192 F3d 911 David Fink v. L Shedler

192 F.3d 911 (9th Cir. 1999)


No. 98-15668

U.S. Court of Appeals, Ninth Circuit

Submitted April 12, 19991
September 23, 1999

view counter

David M. Fink, pro se, Anaheim, California, for the plaintiff-appellant.


James E. Flynn, Deputy Attorney General, Sacramento, California, for the defendants-appellees.


Appeal from the United States District Court for the Eastern District of California; David F. Levi, District Judge, Presiding D.C. No. CV-97-01317-DFL/PAN San Francisco, California


Before: Robert R. Beezer and Stephen S. Trott, Circuit Judges, and Samuel P. King,2 District Judge.

KING, District Judge


David M. Fink appeals pro se the dismissal of his action brought pursuant to 42 U.S.C. S 1983. We have jurisdiction under 28 U.S.C. S 1291, and we affirm.



Fink seeks damages for alleged Eighth Amendment violations, primarily for inadequate medical treatment while he was incarcerated. In his complaint, Fink alleges that his leg was injured on September 2, 1993, after a prison guard beat Fink while handcuffed. He walked on the leg for eight weeks without crutches. On November 9, 1993, a prison doctor allegedly refused to treat his leg or to issue crutches. Fink was released from prison on August 27, 1996 and commenced this action on May 29, 1997.


The district court dismissed Fink's complaint as timebarred, thus applying California Civil Procedure Code S 352.1 retroactively. As amended in 1994, section 352.1 limits tolling of limitations periods to two years for prisoners incarcer ated for less than life. Before the California Legislature passed section 352.1, imprisonment was a disability that tolled statutes of limitations for the entire prison term. See Cal. Civ. Proc. Code S 352(a)(3) (repealed effective January 1, 1995).3

view counter

The district court also refused to equitably toll the statute of limitations. Fink had at least one other prisoner section 1983 action pending in the district court while the statute of limitations for the instant claims was running. He initially sought to bring his Eighth Amendment claims by way of amendment to that pending action (Fink v. Gomez, No. Civ. S-94-1521 (E.D. Cal. Sept. 24, 1994) ("Gomez ")). After several failed attempts to amend Gomez, he filed this action.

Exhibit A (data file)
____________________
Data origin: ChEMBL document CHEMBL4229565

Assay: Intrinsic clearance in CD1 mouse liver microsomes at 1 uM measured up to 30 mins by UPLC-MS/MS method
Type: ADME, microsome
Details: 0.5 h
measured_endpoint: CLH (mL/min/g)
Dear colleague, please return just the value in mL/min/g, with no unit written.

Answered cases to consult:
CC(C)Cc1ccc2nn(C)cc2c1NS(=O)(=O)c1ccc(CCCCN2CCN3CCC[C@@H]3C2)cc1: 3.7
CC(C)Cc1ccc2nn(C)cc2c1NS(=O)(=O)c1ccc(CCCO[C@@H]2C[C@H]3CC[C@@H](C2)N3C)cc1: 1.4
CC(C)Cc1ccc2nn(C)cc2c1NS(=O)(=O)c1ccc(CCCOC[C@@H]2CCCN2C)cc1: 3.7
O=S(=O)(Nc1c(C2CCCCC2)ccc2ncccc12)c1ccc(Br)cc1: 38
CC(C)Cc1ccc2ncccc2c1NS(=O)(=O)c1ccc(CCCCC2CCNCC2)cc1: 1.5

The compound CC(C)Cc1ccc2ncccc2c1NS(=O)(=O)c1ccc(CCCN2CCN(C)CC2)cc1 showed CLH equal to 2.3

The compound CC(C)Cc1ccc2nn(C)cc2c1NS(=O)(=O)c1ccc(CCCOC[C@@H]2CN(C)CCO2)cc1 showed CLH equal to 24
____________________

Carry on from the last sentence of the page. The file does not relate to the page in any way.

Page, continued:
The timing of events is critical. The following is the relevant time line:


Date             Events
11/9/1993        Prison doctor allegedly refuses proper medical treatment.
9/29/1994        California Legislature amends former Cal. Civ. Proc. Code S 352
                 (a)(3) to delete unlimited tolling for prisoners. Legislature
                 adds section 352.1.
1/1/1995         Section 352.1 takes effect.4
11/13/1995       Fink files motion for leave to amend complaint in Gomez.
4/10/1996        Motion to amend in Gomez denied without prejudice.
8/27/1996        Fink released from prison.
9/19/1996        Fink renews motion to amend in Gomez.
10/8/1996        Renewed motion to amend in Gomez denied.
11/5/1996        Fink files another motion to amend in Gomez.
11/9/1996        Statute of limitations expires (if California's
                 tolling statute applies retroactively).
1/2/1997         Motion to amend in Gomez again denied (by magistrate Judge).
3/18/1997        Order denying motion to amend affirmed by district Judge.
4/30/1997        Fink files another motion to amend in Gomez.
5/29/1997        Instant action commenced.
6/3/1997         Another proposed amended complaint in Gomez lodged.
7/16/1997        Motion to Amend again denied in Gomez.
3/25/1998        District Judge adopts Findings and Recommendations
                 of Magistrate Judge, dismissing action as timebarred.
4/6/1998         Fink timely appeals.